In just six weeks, Cara Therapeutics' (NASDAQ: CARA) shares have skyrocketed by roughly 80%. The stock has more than doubled since the beginning of November. Did Cara report great results from a clinical trial? Nope. Investors simply seem to have gained an intense interest in the clinical-stage biotech.
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There are several potential catalysts coming up this year that could give investors solid reasons to like Cara Therapeutics even more. The real question, though is this: How high can this biotech's stock really go?
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What's intriguing investors
There have been plenty of news stories about the opioid epidemic sweeping the United States. Opioid drugs are great at helping reduce pain, but they're also very addictive. At least most of them are. But not all. That's where Cara Therapeutics comes into play.
Cara's lead product, CR845, is a kappa opioid agonist. Most of the opioid drugs you're probably familiar with, like morphine, oxycodone, and hydrocodine, bind to mu opioid receptors in the body's central nervous system. CR845, however, targets kappa opioid receptors in peripheral nerve cells outside of the central nervous system. Because the drug doesn't enter the brain, it has the potential to relieve pain without causing the negative side effects associated with many existing opioid drugs.
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The biotech is targeting three indications with CR845: post-operative pain, chronic pain, and pruritus (itching). Phase 2 clinical results for the experimental drug in treating post-operative pain after hysterectomies were very encouraging. Patients taking CR845 experienced significantly lower post-op pain levels and reduced post-op use of narcotics.
Cara also reported great results from a phase 2 study of CR845 in treating chronic pain. Patients taking a 5 mg dose of the drug experienced significantly less pain and required less rescue medications (drugs needed for immediate pain relief) than those on placebo.
It was a similar story for Cara's phase 2 study targeting uremic pruritis, an internal itching that is caused by chronic kidney failure. Patients taking CR845 reported significantly reduced itch intensity than did patients on placebo. The patient receiving CR845 also reported significantly better quality of life scores.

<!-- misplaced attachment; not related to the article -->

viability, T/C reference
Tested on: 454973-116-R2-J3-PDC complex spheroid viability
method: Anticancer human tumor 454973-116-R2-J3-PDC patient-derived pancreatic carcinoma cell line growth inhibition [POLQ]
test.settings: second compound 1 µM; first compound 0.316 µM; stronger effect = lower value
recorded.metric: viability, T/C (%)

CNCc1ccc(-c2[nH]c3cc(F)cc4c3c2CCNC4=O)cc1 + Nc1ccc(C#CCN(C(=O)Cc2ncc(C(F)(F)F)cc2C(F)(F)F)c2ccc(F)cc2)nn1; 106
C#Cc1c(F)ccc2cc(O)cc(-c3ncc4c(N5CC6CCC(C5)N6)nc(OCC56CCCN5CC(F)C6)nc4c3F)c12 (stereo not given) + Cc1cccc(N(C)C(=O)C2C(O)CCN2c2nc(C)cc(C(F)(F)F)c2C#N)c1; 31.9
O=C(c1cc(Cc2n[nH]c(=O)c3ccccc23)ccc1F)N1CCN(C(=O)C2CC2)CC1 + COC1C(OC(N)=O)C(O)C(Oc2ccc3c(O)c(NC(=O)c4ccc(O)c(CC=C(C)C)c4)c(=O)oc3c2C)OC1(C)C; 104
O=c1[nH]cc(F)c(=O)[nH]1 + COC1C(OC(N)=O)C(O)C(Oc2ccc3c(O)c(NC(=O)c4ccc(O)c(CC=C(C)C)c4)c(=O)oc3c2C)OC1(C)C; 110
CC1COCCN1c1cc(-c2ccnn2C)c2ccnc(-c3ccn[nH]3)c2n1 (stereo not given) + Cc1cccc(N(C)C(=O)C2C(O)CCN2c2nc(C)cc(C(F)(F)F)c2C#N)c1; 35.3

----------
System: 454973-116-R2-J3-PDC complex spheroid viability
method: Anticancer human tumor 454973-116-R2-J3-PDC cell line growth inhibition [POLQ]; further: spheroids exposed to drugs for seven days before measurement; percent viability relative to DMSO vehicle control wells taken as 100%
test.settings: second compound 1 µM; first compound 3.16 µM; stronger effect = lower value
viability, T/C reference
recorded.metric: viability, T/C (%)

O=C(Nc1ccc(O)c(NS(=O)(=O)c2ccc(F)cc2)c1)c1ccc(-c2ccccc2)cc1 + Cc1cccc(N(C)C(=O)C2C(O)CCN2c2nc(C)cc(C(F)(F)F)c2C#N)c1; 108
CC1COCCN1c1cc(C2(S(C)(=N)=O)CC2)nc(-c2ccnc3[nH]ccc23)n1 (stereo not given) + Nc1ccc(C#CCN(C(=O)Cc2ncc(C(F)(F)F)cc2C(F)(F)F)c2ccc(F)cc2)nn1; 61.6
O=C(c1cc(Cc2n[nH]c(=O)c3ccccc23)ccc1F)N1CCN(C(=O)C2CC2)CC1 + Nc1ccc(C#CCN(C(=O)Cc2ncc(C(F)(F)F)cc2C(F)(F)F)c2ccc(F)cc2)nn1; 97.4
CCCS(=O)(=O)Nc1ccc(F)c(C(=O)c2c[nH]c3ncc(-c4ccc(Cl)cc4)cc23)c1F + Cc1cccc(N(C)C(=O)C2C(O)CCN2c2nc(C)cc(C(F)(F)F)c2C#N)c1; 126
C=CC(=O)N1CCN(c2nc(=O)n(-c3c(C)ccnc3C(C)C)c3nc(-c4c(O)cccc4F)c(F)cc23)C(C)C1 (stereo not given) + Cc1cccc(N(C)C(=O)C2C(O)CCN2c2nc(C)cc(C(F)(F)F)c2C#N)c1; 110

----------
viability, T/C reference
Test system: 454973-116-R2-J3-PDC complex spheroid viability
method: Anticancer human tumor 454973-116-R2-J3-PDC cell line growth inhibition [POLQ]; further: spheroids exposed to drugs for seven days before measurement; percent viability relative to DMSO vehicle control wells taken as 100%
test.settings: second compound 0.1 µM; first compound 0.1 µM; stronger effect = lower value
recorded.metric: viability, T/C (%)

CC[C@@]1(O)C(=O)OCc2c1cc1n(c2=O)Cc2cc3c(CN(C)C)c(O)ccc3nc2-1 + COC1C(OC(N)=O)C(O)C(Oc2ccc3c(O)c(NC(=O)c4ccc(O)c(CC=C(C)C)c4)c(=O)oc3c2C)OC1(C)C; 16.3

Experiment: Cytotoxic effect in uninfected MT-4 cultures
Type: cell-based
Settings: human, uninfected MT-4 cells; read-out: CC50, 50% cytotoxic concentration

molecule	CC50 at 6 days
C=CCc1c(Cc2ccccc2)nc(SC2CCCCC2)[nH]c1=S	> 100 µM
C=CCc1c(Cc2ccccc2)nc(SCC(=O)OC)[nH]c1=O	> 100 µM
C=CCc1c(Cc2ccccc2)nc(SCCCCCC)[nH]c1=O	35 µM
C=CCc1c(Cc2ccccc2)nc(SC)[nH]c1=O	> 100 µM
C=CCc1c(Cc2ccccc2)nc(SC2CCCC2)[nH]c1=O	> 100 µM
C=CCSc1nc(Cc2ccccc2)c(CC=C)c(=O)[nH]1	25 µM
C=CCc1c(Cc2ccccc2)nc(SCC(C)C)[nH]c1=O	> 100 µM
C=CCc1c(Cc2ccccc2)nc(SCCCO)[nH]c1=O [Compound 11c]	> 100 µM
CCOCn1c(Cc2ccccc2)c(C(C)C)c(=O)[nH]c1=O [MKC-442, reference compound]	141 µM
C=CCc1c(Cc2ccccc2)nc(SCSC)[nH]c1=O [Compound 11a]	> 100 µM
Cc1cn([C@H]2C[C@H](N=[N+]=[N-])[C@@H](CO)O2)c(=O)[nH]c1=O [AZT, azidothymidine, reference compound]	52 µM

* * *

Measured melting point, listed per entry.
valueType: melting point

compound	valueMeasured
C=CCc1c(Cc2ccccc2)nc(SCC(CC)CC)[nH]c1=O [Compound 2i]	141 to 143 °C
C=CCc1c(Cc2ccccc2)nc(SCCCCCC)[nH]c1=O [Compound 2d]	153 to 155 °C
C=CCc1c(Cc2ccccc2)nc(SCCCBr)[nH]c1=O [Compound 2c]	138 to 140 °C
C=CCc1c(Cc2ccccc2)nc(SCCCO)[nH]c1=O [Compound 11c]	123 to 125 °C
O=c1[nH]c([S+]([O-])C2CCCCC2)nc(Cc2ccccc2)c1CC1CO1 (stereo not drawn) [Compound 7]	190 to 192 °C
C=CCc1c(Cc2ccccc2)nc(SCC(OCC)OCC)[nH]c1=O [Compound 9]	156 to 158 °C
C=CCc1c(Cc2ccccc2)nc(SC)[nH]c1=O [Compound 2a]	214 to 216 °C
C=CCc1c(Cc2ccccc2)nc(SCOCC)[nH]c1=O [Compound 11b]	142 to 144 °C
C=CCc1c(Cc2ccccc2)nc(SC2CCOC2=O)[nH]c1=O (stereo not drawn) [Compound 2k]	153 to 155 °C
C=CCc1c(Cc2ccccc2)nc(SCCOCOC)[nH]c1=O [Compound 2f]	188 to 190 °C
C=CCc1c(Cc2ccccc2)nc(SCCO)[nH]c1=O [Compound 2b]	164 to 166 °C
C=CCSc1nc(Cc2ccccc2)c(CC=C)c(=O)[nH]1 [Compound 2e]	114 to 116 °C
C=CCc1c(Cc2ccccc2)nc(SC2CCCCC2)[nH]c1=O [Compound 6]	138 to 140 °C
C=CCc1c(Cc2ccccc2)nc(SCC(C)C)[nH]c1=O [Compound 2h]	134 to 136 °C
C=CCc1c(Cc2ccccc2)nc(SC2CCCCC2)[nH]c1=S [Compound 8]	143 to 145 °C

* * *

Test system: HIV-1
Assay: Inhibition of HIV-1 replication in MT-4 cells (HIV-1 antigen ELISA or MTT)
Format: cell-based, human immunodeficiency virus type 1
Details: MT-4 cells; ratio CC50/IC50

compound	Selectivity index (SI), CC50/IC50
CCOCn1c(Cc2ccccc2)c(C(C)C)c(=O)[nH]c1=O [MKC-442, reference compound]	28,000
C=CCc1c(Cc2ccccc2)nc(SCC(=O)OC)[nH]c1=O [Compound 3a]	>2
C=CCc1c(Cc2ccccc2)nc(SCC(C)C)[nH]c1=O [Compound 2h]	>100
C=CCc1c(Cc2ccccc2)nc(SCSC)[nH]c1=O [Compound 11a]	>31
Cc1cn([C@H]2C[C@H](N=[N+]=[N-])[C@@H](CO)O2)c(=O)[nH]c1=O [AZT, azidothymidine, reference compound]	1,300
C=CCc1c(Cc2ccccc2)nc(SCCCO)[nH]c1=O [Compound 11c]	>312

More good news could be on the way for Cara Therapeutics. The biotech has three key data readouts scheduled for 2017.
Cara expects to announce top-line results from its late-stage study evaluating CR845 administered intravenously in treating acute post-op pain in the first half of this year. These results will be enormously important for the company. If things go well, Cara could file for regulatory approval based on the study.
Top-line results from the company's phase 2/3 clinical study of intravenous CR845 in treating uremic pruritus are expected by the end of the first quarter. This phase involved 160 patients treated for eight weeks. The next phase of the study will include 240 patients with a treatment period of 12 weeks.
Another key announcement is also expected in the first half of 2017. Cara should report top-line results from its phase 2 study evaluating an oral form of CR845 in treating patients with chronic osteoarthritis pain.
Lots of opportunity
There's certainly a large potential market for CR845 if it wins approval. Take the post-op pain indication, for example. Around46 million inpatient and 53 million outpatient surgeries are performed each year in the U.S. Over 200 million prescriptions are filled annually for drugs to manage pain outside of the hospital setting.
The chronic pain market is also a big opportunity. More than 100 million prescriptions are dispensed each year in the U.S. for drugs to treat patients with chronic pain.What about the potential uremic pruritus market? Over 20 million Americans take prescription drugs for treating the condition.
Of course, Cara won't capture all of the potential market even assuming CR845 wins regulatory approval. Dislodging existing drugs won't be an easy task even with some of the advantages offered by the kappa opioid agonist.
Cara could also face stiff competition from another new entrant to the market --Trevena (NASDAQ: TRVN). Although Trevena's lead candidate, oliceridine, targets the mu opioid receptors like most opioids available today, there's a twist. Oliceridine selectively activates pain-relieving pathways while avoiding the pathway associated with the adverse effects typically experienced with opioid drugs.
Trevena could get a slight head start on Cara as well. The biotech expects to announce results from its late-stage study ofoliceridine as a treatment formoderate-to-severe acute post-op pain in the first quarter of 2017. If those results are positive, Trevena plans to submit for U.S. regulatory approval in the second half of this year.
Cara Therapeutics' market cap soared to over $450 million thanks to the huge stock run-up in recent months. Although there are always risks, I think the potential for CR845 to ultimately win approval for all three indications the biotech is targeting looks pretty good.
I wouldn't be surprised if Cara becomes an acquisition target by a larger company with an established sales force in the pain market. Even without the buyout possibility, though, my view is that the coming catalysts this year should spur Cara's shares to go even higher. Another jump of 30% or perhaps more by the end of 2017 doesn't seem unrealistic.
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